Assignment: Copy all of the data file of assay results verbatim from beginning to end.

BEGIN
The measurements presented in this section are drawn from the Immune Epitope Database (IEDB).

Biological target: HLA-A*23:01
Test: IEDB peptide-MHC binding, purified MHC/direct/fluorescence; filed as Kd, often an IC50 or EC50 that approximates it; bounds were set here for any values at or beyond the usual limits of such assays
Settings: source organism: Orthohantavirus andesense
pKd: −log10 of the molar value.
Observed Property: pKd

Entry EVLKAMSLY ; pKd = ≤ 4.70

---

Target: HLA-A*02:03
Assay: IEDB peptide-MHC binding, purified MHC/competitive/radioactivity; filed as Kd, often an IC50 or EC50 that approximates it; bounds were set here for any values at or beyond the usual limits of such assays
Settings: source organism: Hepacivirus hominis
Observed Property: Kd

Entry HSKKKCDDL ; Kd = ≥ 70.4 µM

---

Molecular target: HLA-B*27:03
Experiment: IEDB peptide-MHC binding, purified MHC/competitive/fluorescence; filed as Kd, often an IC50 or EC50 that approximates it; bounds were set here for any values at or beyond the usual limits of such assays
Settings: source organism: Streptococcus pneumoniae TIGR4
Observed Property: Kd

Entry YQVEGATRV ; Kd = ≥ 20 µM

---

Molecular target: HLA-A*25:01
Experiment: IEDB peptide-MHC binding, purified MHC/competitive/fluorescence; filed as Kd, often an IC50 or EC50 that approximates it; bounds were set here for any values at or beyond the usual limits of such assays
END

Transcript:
The measurements presented in this section are drawn from the Immune Epitope Database (IEDB).

Biological target: HLA-A*23:01
Test: IEDB peptide-MHC binding, purified MHC/direct/fluorescence; filed as Kd, often an IC50 or EC50 that approximates it; bounds were set here for any values at or beyond the usual limits of such assays
Settings: source organism: Orthohantavirus andesense
pKd: −log10 of the molar value.
Observed Property: pKd

Entry EVLKAMSLY ; pKd = ≤ 4.70

---

Target: HLA-A*02:03
Assay: IEDB peptide-MHC binding, purified MHC/competitive/radioactivity; filed as Kd, often an IC50 or EC50 that approximates it; bounds were set here for any values at or beyond the usual limits of such assays
Settings: source organism: Hepacivirus hominis
Observed Property: Kd

Entry HSKKKCDDL ; Kd = ≥ 70.4 µM

---

Molecular target: HLA-B*27:03
Experiment: IEDB peptide-MHC binding, purified MHC/competitive/fluorescence; filed as Kd, often an IC50 or EC50 that approximates it; bounds were set here for any values at or beyond the usual limits of such assays
Settings: source organism: Streptococcus pneumoniae TIGR4
Observed Property: Kd

Entry YQVEGATRV ; Kd = ≥ 20 µM

---

Molecular target: HLA-A*25:01
Experiment: IEDB peptide-MHC binding, purified MHC/competitive/fluorescence; filed as Kd, often an IC50 or EC50 that approximates it; bounds were set here for any values at or beyond the usual limits of such assays